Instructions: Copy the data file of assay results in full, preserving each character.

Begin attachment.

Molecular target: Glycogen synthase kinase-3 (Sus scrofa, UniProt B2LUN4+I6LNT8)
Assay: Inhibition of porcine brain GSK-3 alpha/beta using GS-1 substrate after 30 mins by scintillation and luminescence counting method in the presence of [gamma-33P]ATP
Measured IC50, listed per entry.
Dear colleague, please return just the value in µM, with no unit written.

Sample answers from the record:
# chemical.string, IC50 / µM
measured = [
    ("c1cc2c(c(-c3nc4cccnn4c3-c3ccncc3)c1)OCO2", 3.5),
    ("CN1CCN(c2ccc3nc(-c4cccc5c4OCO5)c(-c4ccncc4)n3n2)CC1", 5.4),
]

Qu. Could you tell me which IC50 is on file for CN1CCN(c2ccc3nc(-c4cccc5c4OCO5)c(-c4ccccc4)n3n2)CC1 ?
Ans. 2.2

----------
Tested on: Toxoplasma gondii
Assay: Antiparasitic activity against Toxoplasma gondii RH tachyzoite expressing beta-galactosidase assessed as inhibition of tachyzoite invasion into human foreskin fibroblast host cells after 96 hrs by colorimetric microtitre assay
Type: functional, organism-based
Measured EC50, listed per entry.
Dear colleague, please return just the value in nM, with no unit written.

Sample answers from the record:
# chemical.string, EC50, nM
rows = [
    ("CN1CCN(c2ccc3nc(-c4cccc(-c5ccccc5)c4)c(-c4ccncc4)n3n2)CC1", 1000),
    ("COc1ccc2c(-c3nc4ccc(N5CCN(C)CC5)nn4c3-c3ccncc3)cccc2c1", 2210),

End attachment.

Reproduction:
Molecular target: Glycogen synthase kinase-3 (Sus scrofa, UniProt B2LUN4+I6LNT8)
Assay: Inhibition of porcine brain GSK-3 alpha/beta using GS-1 substrate after 30 mins by scintillation and luminescence counting method in the presence of [gamma-33P]ATP
Measured IC50, listed per entry.
Dear colleague, please return just the value in µM, with no unit written.

Sample answers from the record:
# chemical.string, IC50 / µM
measured = [
    ("c1cc2c(c(-c3nc4cccnn4c3-c3ccncc3)c1)OCO2", 3.5),
    ("CN1CCN(c2ccc3nc(-c4cccc5c4OCO5)c(-c4ccncc4)n3n2)CC1", 5.4),
]

Qu. Could you tell me which IC50 is on file for CN1CCN(c2ccc3nc(-c4cccc5c4OCO5)c(-c4ccccc4)n3n2)CC1 ?
Ans. 2.2

----------
Tested on: Toxoplasma gondii
Assay: Antiparasitic activity against Toxoplasma gondii RH tachyzoite expressing beta-galactosidase assessed as inhibition of tachyzoite invasion into human foreskin fibroblast host cells after 96 hrs by colorimetric microtitre assay
Type: functional, organism-based
Measured EC50, listed per entry.
Dear colleague, please return just the value in nM, with no unit written.

Sample answers from the record:
# chemical.string, EC50, nM
rows = [
    ("CN1CCN(c2ccc3nc(-c4cccc(-c5ccccc5)c4)c(-c4ccncc4)n3n2)CC1", 1000),
    ("COc1ccc2c(-c3nc4ccc(N5CCN(C)CC5)nn4c3-c3ccncc3)cccc2c1", 2210),